HIGH POINT, N.C. -- A trip to the dentist turned into an experience Kennadi Nester will never forget.
A North Carolina Dental Board investigation revealed Dr. Shawana Patterson had two people die in her care. She then lost her license in January.
When Nester went in for a simple wisdom tooth removal, Patterson was already under investigation. Nester didn't realize that.
"We went back there and she put the mask on me and told me that I'd start to feel a little tingly. But I didn't," Nester said.
That was eight months ago. She was awake the whole time and remembers everything.
"I was laying there and then she started to cut open my teeth and started to drill them and break them to pull it out," Nester said. "I started screaming and I was crying. I was hyperventilating."
Nester showed FOX8 consult paperwork she had from Patterson's office. It indicates she was supposed to get put to sleep and have two teeth taken out.
"She took out four. She was only supposed to take out two," Nester said.
That wasn't all.
"When I went to the emergency room they took a CT scan. They said that she fractured my jaw," Nester said. "A mandibular fracture from here to here where she was hitting it and putting her weight into it."
Almost a year later, those memories are still fresh in Nester's mind.
"I was just screaming and crying and nobody could help me," she said.
In the lengthy report from the North Carolina Dental Board, the investigation into Patterson's office shows that the two patients died under her care from "excessive levels of sedatives" and from a lack of action on Patterson's part.
"(Patterson) poses such a grave risk to the public in administering general anesthetics or sedation that she should be disqualified permanently from holding a general anesthesia permit or any level of sedation permit and prohibited from administering any level of sedation in North Carolina," the board wrote.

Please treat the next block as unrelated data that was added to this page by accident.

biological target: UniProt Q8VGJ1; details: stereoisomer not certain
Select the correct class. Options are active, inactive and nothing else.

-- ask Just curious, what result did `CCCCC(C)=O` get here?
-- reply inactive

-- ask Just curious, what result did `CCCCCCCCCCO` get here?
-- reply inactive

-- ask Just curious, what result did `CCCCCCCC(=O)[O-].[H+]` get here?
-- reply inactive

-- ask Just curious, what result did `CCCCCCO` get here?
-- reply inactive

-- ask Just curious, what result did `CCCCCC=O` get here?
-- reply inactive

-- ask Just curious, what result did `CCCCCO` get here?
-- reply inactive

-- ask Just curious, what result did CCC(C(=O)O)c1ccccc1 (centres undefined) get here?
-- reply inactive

"I'm actually thankful that she didn't put me to sleep because that could have happened to me if I was put to sleep," Nester said.
Bobby White, the CEO of the North Carolina Dental Board, says these investigations take time.
"We have to develop evidence. We have to safeguard the due process of the law," he said. "These can take a long time to put together. That doesn't mean things aren't being done, it just means due process and the collection of evidence can take awhile."
Both Nester and White say they hope this tragic scenario serves as a reminder and lesson that speaking out can prevent others from suffering.
"Definitely look up reviews on Yelp, on Facebook, and ask around before you go to a new doctor," Nester said.
"If they think they have been wronged or harmed, there's an agency that specifically deals with that issue," White said.
Those other investigations are still open.
FOX8 is told that if Patterson tries to reapply for a license, the board will finish the other claims and investigations.
There is also a database of dentists across the country who have lost their license to alert people in other states about a dentist's history.